Australia’s Renewable Energy Target – Stability Crucial

Flip flops isn’t just an American term for a popular form of Aussie footwear; it also describes our country’s approach to renewable energy at times – and to our detriment.
The Federal Government’s Climate Change Authority is currently undertaking a review of  Australia’s Renewable Energy Target, currently set at 20 per cent of Australia’s energy to be gained from renewable sources by 2020.
The Clean Energy Council has called for the Federal Government to ensure the Renewable Energy Target remains unchanged, stating that it was crucial to promoting investment, driving job creation and continuing to push down costs for consumers.
“The Renewable Energy Target is the single most important policy measure for the entire Australian renewables sector,” said Clean Energy Council Chief Executive David Green.
“Any changes to the Renewable Energy Target will shatter this stability and remove investor confidence in clean energy, negating the industry’s ability to support Australia’s shift to clean energy sources and to reduce energy costs for consumers in the long-term. The fact a review is even being held is already contributing to uncertainty in the market.”
The CEC believes alterations to policy could damage returns on investments already made and consequently, Australia’s reputation with regard to energy infrastructure investment.
The organisation states the Renewable Energy Target has generated around $18.5 billion of investment and thousands of jobs, seen 1.7 million home solar power and solar hot water systems installed and resulted in the equivalent of more than 2.1 million households being powered by large scale renewables to date.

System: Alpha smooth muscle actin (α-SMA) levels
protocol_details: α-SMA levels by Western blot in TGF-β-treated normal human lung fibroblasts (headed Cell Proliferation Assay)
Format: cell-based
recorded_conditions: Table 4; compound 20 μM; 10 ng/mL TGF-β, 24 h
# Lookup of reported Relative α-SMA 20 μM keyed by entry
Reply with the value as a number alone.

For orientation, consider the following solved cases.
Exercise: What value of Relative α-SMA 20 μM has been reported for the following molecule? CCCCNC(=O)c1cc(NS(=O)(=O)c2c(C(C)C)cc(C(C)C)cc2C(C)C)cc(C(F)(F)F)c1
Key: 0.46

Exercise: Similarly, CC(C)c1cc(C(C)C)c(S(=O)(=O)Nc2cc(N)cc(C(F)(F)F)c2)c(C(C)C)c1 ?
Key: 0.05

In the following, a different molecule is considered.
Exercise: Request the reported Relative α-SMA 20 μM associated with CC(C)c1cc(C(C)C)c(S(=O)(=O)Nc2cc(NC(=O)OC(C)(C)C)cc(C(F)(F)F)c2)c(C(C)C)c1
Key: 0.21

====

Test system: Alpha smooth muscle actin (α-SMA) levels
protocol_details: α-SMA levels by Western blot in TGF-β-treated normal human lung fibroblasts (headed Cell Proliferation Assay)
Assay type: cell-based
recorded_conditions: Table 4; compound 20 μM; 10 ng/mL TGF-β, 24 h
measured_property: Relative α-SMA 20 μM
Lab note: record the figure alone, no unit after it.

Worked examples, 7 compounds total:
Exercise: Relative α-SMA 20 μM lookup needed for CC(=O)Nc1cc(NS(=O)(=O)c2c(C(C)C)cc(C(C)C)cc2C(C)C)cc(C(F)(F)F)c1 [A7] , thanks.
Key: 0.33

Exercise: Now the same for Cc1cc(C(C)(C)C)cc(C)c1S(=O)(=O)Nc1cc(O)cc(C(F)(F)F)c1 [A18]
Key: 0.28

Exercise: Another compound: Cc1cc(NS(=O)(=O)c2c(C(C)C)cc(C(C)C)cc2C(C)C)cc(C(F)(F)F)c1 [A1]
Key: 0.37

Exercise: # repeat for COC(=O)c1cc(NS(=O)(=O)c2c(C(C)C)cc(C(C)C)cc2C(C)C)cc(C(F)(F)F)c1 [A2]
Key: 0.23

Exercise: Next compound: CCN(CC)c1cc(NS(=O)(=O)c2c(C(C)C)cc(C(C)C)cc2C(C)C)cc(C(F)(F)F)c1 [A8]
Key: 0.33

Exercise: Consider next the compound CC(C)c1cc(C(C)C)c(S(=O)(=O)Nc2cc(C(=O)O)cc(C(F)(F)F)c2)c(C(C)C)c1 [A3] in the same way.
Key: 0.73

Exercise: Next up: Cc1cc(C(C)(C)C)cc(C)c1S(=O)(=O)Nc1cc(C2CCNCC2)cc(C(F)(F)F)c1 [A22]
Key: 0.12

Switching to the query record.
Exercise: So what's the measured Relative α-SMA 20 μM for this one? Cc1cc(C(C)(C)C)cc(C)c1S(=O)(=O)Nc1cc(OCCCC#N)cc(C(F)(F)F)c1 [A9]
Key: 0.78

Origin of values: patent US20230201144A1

“To date, it has also been the single largest carbon abatement scheme in Australia and without it Australia would not have achieved its emissions reductions target under the Kyoto Protocol,” says Mr. Green.
Left untouched, current policies would see a further $30 billion in investment and a total reduction of 380 million tonnes in carbon emissions over the life of the scheme.
“The cost of the Renewable Energy Target contributes just 7 per cent to the average Australian electricity bill, and this is forecast to drop to just 4 per cent by 2020 – with even greater potential savings as we all become smarter about how we use our energy.”
Submissions in response to an initial issues paper released by the Climate Change Authority are due today. The Clean Energy Council’s submission can be viewed here.